Part of the fun of photography for me is playing around with different cameras so I often have more than one with me.  A side benefit of this is that I regularly have similar images from two different devices to compare.  Sometimes the difference can be striking and you think maybe I’ll just make this one disappear other times it leaves me with the quandary “Just what is good enough?”  If an image will never be printed and it contains all that you want to convey then is say, a cell phone camera good enough?  I think the answer is yes but how do you know that at the time? 

What if you come across something that you want to print and you  are restricted by the camera.  Let me be clear, cell phone cameras have some serious limitations at this time.  One they don’t have an optical zoom or any way of altering the focal length other than expanding the image digitally which looks like crap to put it mildly.  Another is they have limited dynamic range, you are  just not going to get any detail in shadow areas without over exposing the highlights.  Also a major frustration for me is the shutter lag, or the time from when I actually tell my camera to take a picture and it does.  It’s horrible with my HTC Evo 3D I’ve had to develop a one second anticipation plan.  See the motion, feel the motion be the motion press the shutter,  crap I missed it.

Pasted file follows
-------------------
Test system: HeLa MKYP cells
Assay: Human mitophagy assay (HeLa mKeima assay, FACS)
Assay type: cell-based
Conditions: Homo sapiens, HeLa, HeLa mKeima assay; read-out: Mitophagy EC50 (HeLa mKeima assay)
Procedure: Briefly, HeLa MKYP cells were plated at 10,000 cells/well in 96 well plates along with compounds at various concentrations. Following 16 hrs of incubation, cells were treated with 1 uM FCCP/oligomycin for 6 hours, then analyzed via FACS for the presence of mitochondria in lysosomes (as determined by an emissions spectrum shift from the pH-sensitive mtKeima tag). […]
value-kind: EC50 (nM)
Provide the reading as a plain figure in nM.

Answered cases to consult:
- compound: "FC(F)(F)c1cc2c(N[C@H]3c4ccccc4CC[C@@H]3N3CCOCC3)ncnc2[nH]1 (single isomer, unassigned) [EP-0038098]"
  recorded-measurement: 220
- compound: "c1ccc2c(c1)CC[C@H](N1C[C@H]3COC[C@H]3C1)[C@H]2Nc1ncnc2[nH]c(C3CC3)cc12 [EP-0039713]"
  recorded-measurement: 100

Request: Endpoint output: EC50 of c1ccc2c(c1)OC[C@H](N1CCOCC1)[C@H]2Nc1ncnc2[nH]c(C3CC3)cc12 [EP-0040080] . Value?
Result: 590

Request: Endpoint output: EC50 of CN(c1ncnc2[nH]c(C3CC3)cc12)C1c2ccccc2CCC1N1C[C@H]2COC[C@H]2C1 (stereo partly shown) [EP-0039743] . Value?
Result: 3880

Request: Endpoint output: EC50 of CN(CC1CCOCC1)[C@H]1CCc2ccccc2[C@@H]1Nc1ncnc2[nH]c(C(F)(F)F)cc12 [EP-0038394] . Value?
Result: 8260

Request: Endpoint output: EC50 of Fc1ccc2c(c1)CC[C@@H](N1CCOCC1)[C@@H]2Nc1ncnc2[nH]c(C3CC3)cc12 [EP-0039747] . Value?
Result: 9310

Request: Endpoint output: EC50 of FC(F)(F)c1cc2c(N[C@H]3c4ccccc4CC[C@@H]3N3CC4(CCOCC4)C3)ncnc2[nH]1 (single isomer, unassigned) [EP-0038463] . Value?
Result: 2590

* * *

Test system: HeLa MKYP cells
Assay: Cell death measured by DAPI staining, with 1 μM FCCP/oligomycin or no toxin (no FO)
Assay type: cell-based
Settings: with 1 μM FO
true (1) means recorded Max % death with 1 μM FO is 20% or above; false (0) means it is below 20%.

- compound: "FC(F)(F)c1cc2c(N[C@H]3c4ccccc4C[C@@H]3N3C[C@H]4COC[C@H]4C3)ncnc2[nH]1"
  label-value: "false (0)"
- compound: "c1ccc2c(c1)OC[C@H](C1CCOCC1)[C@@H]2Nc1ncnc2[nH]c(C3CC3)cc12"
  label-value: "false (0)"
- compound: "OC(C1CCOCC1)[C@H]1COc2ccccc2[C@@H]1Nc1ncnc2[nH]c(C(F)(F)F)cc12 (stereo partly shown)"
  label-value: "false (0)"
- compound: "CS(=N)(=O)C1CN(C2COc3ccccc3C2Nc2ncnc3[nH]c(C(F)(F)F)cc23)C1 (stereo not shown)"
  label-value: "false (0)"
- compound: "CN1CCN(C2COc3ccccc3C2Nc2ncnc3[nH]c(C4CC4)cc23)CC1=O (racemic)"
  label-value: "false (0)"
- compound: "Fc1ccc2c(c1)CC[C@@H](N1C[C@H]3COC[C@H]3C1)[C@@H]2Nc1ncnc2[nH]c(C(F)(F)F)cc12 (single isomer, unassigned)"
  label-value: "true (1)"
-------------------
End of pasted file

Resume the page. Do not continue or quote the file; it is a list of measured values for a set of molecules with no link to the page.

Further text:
I see it this way, cell phone cameras are ideal for social media and online sharing.  They do not replace a dedicated camera for all things but compliment them.  Why not when you see something really cool take a picture with a “camera” and then share your experience with a cell phone.  Maybe I’m taking this too seriously but I know I won’t feel that way when I really want to take a picture and I have the right tool to do it.

Here is where for me good is good enough.  One is shot with my Nikon P7000 and one is with my HTC Evo 3D, not necessarily in that order.


Oct 27 2011

October Cell Phone Pictures